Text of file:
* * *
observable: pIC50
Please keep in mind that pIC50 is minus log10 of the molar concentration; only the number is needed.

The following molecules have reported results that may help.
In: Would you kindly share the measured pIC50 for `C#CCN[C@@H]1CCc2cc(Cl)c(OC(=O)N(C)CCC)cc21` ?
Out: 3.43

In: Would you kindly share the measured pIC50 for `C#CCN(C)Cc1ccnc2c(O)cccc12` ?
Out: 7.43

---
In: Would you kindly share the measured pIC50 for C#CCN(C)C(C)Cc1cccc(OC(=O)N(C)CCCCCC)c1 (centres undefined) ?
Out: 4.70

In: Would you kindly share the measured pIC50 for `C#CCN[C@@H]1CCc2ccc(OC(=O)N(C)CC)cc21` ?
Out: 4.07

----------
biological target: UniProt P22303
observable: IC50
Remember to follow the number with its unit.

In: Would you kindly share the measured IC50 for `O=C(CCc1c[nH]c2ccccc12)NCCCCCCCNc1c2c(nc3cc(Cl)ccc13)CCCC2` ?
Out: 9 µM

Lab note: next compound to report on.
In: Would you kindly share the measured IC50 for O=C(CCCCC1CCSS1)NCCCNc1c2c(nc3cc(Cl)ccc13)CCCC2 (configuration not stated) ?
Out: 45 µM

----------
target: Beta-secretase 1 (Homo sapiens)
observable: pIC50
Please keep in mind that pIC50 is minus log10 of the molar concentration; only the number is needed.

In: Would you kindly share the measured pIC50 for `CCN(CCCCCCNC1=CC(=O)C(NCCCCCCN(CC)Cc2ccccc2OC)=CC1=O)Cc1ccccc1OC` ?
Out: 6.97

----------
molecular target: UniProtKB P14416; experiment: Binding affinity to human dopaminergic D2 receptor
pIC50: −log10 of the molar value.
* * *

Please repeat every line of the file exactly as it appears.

observable: pIC50
Please keep in mind that pIC50 is minus log10 of the molar concentration; only the number is needed.

The following molecules have reported results that may help.
In: Would you kindly share the measured pIC50 for `C#CCN[C@@H]1CCc2cc(Cl)c(OC(=O)N(C)CCC)cc21` ?
Out: 3.43

In: Would you kindly share the measured pIC50 for `C#CCN(C)Cc1ccnc2c(O)cccc12` ?
Out: 7.43

---
In: Would you kindly share the measured pIC50 for C#CCN(C)C(C)Cc1cccc(OC(=O)N(C)CCCCCC)c1 (centres undefined) ?
Out: 4.70

In: Would you kindly share the measured pIC50 for `C#CCN[C@@H]1CCc2ccc(OC(=O)N(C)CC)cc21` ?
Out: 4.07

----------
biological target: UniProt P22303
observable: IC50
Remember to follow the number with its unit.

In: Would you kindly share the measured IC50 for `O=C(CCc1c[nH]c2ccccc12)NCCCCCCCNc1c2c(nc3cc(Cl)ccc13)CCCC2` ?
Out: 9 µM

Lab note: next compound to report on.
In: Would you kindly share the measured IC50 for O=C(CCCCC1CCSS1)NCCCNc1c2c(nc3cc(Cl)ccc13)CCCC2 (configuration not stated) ?
Out: 45 µM

----------
target: Beta-secretase 1 (Homo sapiens)
observable: pIC50
Please keep in mind that pIC50 is minus log10 of the molar concentration; only the number is needed.

In: Would you kindly share the measured pIC50 for `CCN(CCCCCCNC1=CC(=O)C(NCCCCCCN(CC)Cc2ccccc2OC)=CC1=O)Cc1ccccc1OC` ?
Out: 6.97

----------
molecular target: UniProtKB P14416; experiment: Binding affinity to human dopaminergic D2 receptor
pIC50: −log10 of the molar value.